History of guru granth sahib

The Guru Granth Sahib (Punjabi: pronounced [u nth sahb]) is the central holy religious document of Sikhism, regarded by Sikhs as the last, sovereign, and eternal Guru following the lineage of the religion’s ten human gurus. The first rendition, the Adi Granth (Punjabi: ), was compiled by the fifth guru, Guru Arjan (1564–1606). Its compilation was finished on August 29, 1604, and it was initially installed inside the Golden Temple in Amritsar on September 1, 1604. Baba Buddha was named the Golden Temple’s first Granthi. Soon after, Guru Hargobind included Ramkali Ki Vaar. Guru Gobind Singh, the tenth Sikh guru, later added hymns of Guru Tegh Bahadur to the Adi Granth and confirmed the text as his successor. This second iteration became known as the Guru Granth Sahib, and it is also known as the Adi Granth.

The book is divided into 1,430 angs (pages) and 5,894 shabads (line compositions), all of which are lyrically interpreted and set to a rhythmic traditional north Indian classical music genre.

Guru Granth Sahib - Wikipedia

The majority of the text is divided into 31 main ragas, with each Granth raga further segmented based on length and author. The scriptural hymns are organized mostly by the ragas in which they are read. The Guru Granth Sahib is written in numerous languages, including Punjabi, Lahnda, Prakrits, Apabhramsa, Sanskrit, Hindi languages (Braj Bhasha, Awadhi, Kauravi, Bhojpuri), Sindhi, and Persian, in the Gurmukhi script. Copies in these languages are frequently referred to as Sant Bhasha. 

Guru Nanak, Guru Angad, Guru Amar Das, Guru Ram Das, Guru Arjan, and Guru Tegh Bahadur were the primary authors of the Guru Granth Sahib. It also includes the teachings and practices of fourteen Hindu Bhakti movement sants (saints), including Ramananda, Kabir, and Namdev, as well as one Muslim Sufi saint, Sheikh Farid. 

The vision of the Guru Granth Sahib is of a society founded on divine freedom, mercy, love, and justice, devoid of all forms of oppression. While the Granth acknowledges and respects Hindu and Islamic teachings, it does not suggest moral reconciliation with either of these religions. It is located in a Sikh gurdwara (temple). When entering such a temple, a Sikh customarily prostrates before it. In Sikhism, the Granth is considered the eternal gurban and the spiritual authority.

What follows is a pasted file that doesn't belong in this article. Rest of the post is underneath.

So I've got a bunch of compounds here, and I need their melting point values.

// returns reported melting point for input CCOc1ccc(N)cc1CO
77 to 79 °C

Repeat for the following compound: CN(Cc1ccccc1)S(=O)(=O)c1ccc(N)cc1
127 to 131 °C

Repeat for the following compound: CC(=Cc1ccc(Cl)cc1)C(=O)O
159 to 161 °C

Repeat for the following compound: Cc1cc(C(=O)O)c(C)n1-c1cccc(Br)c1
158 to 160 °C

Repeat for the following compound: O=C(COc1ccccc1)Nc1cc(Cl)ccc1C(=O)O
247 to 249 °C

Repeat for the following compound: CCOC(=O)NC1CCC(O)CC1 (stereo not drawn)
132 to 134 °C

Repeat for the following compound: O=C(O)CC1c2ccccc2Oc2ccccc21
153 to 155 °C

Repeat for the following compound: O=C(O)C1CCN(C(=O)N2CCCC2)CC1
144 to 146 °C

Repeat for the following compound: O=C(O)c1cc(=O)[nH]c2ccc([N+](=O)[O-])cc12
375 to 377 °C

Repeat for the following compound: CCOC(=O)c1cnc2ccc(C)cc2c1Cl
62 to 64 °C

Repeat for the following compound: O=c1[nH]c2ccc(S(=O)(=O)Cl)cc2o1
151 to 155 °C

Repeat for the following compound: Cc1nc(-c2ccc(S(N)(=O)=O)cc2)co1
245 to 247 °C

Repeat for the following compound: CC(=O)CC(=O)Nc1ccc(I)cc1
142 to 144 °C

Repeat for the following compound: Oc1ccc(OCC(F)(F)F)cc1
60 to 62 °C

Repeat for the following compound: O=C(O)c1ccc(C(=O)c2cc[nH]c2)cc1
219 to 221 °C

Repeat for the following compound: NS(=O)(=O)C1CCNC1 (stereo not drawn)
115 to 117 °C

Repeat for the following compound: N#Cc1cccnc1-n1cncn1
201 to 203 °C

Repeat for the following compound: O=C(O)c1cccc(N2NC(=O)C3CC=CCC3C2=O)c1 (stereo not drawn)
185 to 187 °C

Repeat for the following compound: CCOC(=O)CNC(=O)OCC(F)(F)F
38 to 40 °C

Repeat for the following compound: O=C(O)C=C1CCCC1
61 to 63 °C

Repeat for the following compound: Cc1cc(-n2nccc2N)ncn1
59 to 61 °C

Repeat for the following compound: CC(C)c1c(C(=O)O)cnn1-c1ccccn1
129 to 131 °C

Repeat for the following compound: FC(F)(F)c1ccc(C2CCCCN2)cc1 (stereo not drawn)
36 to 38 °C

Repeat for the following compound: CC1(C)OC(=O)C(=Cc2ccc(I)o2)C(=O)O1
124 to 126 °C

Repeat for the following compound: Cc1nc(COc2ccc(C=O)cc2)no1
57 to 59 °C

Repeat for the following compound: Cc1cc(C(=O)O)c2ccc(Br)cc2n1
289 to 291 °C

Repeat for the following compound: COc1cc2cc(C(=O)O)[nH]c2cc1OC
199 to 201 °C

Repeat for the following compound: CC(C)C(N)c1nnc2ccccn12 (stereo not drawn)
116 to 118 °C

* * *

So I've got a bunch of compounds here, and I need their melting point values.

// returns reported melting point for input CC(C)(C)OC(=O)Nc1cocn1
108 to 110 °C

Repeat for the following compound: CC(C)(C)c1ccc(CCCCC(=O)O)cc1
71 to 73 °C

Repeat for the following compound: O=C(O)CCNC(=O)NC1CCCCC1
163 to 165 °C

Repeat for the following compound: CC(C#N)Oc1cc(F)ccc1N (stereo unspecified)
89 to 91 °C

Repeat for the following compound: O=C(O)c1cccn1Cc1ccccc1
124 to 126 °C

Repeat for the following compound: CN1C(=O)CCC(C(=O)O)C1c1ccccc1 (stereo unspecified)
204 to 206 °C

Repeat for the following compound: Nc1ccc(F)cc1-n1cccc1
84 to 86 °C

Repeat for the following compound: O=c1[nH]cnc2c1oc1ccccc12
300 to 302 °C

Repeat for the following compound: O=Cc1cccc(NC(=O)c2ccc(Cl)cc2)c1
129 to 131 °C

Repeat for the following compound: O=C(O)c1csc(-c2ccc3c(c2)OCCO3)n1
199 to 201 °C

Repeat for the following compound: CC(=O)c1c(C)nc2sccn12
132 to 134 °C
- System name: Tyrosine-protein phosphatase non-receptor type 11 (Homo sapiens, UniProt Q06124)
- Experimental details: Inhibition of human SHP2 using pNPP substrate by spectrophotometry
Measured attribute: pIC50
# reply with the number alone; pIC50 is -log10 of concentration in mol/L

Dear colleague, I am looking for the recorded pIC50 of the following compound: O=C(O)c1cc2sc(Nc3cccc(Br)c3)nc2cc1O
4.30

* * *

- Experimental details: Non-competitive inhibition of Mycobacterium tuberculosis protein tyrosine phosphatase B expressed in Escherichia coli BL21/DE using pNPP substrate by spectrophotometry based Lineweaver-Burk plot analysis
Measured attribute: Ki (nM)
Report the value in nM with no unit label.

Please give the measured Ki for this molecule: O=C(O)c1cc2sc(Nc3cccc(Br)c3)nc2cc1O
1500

History of guru granth sahib

Guru Nanak wrote hymns that his devotees sang in rga adapted to the melody.

Guru Angad, his successor, established centers and distributed these hymns. The congregation would sing hymns as his operatives collected donations. The third and fourth gurus carried on this tradition as well. Guru Arjan, the fifth guru, found that Prithi Chand, his eldest brother and a competing contender to the Sikh guruship, possessed a copy of an earlier pothi (palm-leaf book) with hymns and was distributing hymns of the previous gurus alongside his hymns. Guru Arjan dismissed these as forgeries and became preoccupied with compiling a real anthology of acceptable hymns.

Guru Arjan began creating a Sikh community-approved translation of the sacred scripture. He sent his companions across the Indian subcontinent to gather the circulating hymns of Sikh gurus and persuaded Mohan, the son of Guru Amar Das, to offer him the collection of the first three gurus’ religious works in a humble manner by singing the hymns recorded in Guru Granth Sahib, 248. With Bhai Gurdas as his scribe, Guru Arjan picked and edited the hymns for inclusion in the Adi Granth as his colleagues returned with their collections. This work resulted in several draughts and manuscripts, some of which have survived to the present day.

The Guru Nanak Dev University Manuscript 1245, dated around 1599, is the oldest surviving manuscript form of the Adi Granth. Other early copies of the Adi Granth with minor differences include the Bahoval pothi (around 1600), Vanjara pothi (circa 1601), and Bhai Rupa pothi (circa 1601). (c. 1603). 

Guru Granth Sahib | Gurmukhi | Sikh calligraphy

Another early variant manuscript, known as the Guru Harsahai pothi, was saved by Sodhi and is thought to be the one that existed before Guru Arjan’s compilation and was given to his eldest brother Prithi Chand. It was originally installed in Amritsar, then relocated in the 18th century, and kept at Guru Harsahai (35 kilometers west of Faridkot, Punjab) until 1969, when the state government requested that it be displayed for the 500th-anniversary festivities. For the first time in almost 200 years, it was relocated and briefly displayed in Patiala for the occasion. Following that, the Sodhi’s agreed to transfers. This early edition of the Adi Granth manuscript, however, was stolen in 1970 during another similar transfer. Photos of certain pages, however, have survived.

The Origins and Practices of Hijri & Pehla Parkash Guru Granth Sahib |  Boston Public Library


A folio from a manuscript copy of the Guru Granth Sahib from the early nineteenth century (Schoyen Collection Norway)

Guru Arjan formally certified the first edition of the Sikh text, Adi Granth, in 1604. It was established at the Golden Temple, and the first granthi, or reader, was Baba Buddha. Guru Hargobind, Guru Har Rai, and Guru Har Krishan did not add any hymns. Guru Hargobind is credited with contributing the raga tunes for nine of the 22 Vars in the Sikh tradition. After IX Guru Tegh Bahadur’s beheading in Delhi, his son and successor Guru Gobind Singh added his hymns to the canon.

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